Last night I had my third (if you don't count my one and only Saturday basic of the basic class) French class. Not suprisingly, it was the hardest yet. We've moved beyond the alphabet, numbers 1 through 29, and greetings. Now, we're in full sentences... sort of.
In one (excruciating) part of the class, we had to explain why we were taking French class while speaking in French. Um, yeah, not so much. With a LOT of coaching and confusion, I finally said, "J'étudie le français parce que j'étudie l'historie française le 18ième siècle." (Don't ask me how to pronounce most of this - particularly the last two words; I only know how it's spelled because my professor wrote it on the board).
I realized, after the fact, I could have just said that I was studying the life of Marie-Anne Charlotte de Corday d'Armont, but as I'm being reminded in these past couple weeks - I kinda have a hard time learning/practicing a new language in front of people I don't know, and, hence, make things much more difficult on myself than they really need to be.
Do I regret taking this class? Not at all. I like being able to "converse" with others (especially when I know what I'm saying) and practicing with my professor, who corrects my pronounciation - which I wouldn't get at all with a CD. But, I need to keep reminding myself that this isn't an overnight thing. I can't expect a couple classes to really teach me French. After all, I took Spanish for a good six years, if not more, and I was nowhere near fluent. I also know that I need to "practice" more, with my friends who speak fluent French (or, at the very least, know far more than I do), as well as my sister who is also learning beginner's French, albeit through the less expensive route of a book and a CD.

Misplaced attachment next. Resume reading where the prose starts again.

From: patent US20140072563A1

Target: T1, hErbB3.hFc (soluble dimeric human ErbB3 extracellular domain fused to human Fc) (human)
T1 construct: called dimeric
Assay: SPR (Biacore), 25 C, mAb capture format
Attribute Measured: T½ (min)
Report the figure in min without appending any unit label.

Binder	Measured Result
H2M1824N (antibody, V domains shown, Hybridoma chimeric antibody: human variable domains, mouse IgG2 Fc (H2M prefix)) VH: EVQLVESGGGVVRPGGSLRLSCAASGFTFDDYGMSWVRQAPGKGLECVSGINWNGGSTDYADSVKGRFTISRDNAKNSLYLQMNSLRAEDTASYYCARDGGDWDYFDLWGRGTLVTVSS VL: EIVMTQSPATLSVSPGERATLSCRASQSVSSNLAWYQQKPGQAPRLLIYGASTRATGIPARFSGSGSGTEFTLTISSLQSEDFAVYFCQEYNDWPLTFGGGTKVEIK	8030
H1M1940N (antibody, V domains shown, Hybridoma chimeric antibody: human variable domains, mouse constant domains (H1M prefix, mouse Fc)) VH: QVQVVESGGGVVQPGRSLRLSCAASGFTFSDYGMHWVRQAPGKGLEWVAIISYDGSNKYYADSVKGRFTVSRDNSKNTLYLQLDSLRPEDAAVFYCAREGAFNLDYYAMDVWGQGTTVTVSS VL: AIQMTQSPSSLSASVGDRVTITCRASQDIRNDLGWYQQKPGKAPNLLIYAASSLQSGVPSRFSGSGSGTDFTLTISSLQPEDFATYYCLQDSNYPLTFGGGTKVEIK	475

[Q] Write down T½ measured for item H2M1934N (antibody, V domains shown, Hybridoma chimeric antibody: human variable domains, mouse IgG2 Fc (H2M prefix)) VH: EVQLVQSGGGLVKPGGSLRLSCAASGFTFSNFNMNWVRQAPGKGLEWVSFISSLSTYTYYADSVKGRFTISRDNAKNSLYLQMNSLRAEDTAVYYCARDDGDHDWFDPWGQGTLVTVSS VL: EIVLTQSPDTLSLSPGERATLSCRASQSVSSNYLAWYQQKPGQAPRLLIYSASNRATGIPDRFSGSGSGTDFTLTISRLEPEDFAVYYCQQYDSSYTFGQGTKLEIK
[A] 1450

The benefits of taking classes at the Alliance Française are also going beyond me earning the language. My professor previously had a student, far more advanced than I, who is well-versed in French history and who is willing to talk to me about the French Revolution & any questions I might have. I'm going to also probe his brain for any info he has about the French riots of 2005, which is what I'm still struggling with more than anything. There is so little out there other than factual articles about what happened during that time; I need more of what people were feeling - both of the boys and men who were involved in the riots as well as the Parisians who, I keep assuming, didn't feel any threat from the riots that were raging in the suburbs of France. But all that is another matter, another post for another day.
In the meantime, I'm forcing myself to keep away from the novel and work on other things, or at least, not the pages of the novel itself. This isn't an excuse for me not working on the novel, seriously. I need to back up from my novel's main plots so I can look at it with fresh eyes. Of late, ideas have been bubbling and my novel journal has been brought forth again. I don't know if I'll ever totally understand my writing process, but, so far, this French class really has had an inspirational effect on that process.